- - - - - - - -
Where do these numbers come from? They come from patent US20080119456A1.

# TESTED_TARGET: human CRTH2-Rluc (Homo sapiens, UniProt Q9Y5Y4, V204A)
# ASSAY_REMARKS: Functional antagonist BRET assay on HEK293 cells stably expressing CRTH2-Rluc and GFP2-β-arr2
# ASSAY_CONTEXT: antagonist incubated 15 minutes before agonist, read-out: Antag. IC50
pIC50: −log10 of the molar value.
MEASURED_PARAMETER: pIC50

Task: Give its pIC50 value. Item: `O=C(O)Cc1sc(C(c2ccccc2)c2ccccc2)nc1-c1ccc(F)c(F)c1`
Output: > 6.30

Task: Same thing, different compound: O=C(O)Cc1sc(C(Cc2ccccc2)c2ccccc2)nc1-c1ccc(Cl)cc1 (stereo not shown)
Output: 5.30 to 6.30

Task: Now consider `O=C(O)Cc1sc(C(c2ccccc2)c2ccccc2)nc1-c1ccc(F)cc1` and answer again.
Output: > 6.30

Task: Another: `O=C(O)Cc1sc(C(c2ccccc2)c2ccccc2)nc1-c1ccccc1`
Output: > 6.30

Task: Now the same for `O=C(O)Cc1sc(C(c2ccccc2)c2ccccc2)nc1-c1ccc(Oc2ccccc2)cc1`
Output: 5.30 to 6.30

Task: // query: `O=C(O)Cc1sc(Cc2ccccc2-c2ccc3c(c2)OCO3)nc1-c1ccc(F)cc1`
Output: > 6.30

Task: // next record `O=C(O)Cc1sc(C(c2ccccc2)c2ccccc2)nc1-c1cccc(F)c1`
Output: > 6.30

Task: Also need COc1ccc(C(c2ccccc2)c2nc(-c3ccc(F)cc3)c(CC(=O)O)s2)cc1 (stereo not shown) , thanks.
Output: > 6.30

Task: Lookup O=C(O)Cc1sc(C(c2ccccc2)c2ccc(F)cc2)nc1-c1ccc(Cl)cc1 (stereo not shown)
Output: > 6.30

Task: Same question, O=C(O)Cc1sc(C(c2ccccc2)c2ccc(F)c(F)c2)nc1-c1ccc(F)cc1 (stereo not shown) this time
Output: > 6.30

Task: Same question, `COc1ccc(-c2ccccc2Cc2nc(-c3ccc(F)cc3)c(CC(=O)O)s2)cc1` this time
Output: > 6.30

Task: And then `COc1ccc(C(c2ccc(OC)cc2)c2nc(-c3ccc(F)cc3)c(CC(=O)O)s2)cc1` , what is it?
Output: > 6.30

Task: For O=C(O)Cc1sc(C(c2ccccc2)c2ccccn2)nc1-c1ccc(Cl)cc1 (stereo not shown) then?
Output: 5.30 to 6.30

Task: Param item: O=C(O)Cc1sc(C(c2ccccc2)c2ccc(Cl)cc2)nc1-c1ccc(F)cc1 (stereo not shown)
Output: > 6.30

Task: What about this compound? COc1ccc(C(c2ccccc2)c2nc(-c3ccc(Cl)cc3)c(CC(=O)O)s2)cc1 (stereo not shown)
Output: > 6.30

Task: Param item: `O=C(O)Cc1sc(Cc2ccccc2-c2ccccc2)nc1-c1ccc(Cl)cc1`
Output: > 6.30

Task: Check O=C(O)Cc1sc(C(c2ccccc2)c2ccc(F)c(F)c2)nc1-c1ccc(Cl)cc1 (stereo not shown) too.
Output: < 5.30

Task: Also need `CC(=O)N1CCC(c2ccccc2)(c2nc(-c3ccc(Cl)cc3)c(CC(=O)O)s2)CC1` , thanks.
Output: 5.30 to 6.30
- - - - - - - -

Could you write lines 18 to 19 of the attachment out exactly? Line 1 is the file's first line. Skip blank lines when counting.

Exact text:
Output: > 6.30

Task: // next record `O=C(O)Cc1sc(C(c2ccccc2)c2ccccc2)nc1-c1cccc(F)c1`